"If it [Cuba] follows its recent public gestures - by opening up access to information, implementing meaningful economic reforms, respecting political freedom and human rights - then it can credibly say it has delivered the beginnings of change."
 
The US government said the new policy, which will take effect in a few weeks, did not mark an easing of the US's economic embargo against Cuba.
 
Intead it modified a regulation permitting Americans to send certain gifts to residents of the communist-ruled nation, Dan Fisk, the National Security Council senior director for western hemisphere affairs, told the Associated Press news agency.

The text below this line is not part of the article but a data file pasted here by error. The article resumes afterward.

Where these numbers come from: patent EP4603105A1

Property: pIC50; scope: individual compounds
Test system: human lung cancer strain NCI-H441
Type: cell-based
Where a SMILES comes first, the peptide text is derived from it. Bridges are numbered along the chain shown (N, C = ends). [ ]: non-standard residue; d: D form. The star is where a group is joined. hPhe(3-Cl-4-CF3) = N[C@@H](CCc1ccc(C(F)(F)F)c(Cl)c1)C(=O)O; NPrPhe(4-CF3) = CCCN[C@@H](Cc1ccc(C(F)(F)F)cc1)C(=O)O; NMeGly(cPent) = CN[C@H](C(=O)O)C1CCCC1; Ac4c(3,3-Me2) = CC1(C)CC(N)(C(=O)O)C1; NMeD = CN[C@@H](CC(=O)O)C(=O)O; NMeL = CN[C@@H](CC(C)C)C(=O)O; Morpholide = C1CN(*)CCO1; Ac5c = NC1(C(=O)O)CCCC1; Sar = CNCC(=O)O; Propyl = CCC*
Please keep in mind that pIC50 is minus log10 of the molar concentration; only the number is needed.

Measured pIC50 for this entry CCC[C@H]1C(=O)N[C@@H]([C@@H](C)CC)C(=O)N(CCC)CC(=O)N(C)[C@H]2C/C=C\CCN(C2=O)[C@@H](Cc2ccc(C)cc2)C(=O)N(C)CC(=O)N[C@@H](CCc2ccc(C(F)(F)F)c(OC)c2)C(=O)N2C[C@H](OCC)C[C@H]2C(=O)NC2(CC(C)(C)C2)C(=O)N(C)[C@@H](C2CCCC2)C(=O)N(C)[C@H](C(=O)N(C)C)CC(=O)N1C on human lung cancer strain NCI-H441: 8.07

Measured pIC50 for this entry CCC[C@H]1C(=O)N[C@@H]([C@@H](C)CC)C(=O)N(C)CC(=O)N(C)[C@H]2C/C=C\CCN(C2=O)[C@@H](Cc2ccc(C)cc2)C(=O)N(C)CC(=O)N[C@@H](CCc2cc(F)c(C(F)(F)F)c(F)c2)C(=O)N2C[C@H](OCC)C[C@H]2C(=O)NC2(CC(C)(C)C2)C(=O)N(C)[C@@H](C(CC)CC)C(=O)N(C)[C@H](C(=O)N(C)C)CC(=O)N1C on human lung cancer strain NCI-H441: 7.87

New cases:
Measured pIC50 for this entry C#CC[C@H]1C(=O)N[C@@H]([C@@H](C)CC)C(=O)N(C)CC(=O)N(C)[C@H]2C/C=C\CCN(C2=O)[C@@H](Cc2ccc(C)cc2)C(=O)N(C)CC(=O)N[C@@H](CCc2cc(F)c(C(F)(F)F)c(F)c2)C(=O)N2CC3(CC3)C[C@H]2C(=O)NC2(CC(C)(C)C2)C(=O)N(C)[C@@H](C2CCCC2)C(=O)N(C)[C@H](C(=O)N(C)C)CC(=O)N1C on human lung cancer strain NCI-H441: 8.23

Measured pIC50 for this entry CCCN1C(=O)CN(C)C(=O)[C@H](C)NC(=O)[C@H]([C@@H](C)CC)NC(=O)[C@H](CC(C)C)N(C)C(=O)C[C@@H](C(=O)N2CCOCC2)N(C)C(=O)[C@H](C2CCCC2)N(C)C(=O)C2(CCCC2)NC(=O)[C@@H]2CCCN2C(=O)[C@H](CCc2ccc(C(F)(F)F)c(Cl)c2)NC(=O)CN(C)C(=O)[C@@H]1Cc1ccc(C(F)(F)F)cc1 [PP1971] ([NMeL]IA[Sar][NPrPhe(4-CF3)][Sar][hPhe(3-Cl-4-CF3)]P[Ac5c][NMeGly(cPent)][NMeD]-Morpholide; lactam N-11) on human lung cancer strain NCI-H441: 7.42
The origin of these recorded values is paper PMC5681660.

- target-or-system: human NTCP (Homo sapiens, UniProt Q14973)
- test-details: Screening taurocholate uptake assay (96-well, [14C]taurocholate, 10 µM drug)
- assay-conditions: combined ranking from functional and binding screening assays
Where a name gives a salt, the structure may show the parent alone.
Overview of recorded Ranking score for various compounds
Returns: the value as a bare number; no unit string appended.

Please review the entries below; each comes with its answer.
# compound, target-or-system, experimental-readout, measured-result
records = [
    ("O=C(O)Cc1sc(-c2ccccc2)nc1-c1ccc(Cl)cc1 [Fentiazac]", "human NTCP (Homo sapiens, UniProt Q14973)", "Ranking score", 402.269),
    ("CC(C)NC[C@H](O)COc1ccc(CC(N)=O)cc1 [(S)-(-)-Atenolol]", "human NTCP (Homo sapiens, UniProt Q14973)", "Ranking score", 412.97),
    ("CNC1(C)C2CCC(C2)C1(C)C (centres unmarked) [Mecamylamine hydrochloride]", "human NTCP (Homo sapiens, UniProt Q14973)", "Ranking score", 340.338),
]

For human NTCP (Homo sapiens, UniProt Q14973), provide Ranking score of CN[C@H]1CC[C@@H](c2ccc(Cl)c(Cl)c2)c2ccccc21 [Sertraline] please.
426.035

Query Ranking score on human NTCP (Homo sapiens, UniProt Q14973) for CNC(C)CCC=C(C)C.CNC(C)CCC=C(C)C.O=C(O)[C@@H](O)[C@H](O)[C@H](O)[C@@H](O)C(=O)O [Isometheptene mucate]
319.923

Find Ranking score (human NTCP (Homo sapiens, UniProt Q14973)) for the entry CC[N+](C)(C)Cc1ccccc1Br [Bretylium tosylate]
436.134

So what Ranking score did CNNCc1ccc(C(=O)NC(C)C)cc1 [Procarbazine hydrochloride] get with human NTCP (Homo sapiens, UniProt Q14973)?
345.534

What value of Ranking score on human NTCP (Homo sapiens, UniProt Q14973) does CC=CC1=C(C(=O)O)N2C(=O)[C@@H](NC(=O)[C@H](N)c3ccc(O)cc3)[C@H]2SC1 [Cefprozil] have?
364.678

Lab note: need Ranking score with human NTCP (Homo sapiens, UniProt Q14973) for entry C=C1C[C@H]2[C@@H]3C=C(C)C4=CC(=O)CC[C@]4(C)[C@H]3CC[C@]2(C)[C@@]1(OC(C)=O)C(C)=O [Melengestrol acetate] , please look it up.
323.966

New service contracts
 
Cuba's state telecommunications company, Etecsa, said in April that is predicted 1.4 million new mobile service contracts in the next five years on the island, which has a a population of about 11 million people.
 
Since becoming Cuba's first new president in 49 years, Raul Castro has removed laws prohibiting Cubans from owning mobile phones in their own names, staying in tourist hotels and buying DVD players, computers and kitchen appliances.
 
He also has acknowledged that state salaries are too small to live on, and pledged steady improvements, including land reform for small farmers.
 
Fidel Castro, 81, has not been seen in public since July 2006, when he underwent emergency intestinal surgery and relinquished power to his brother.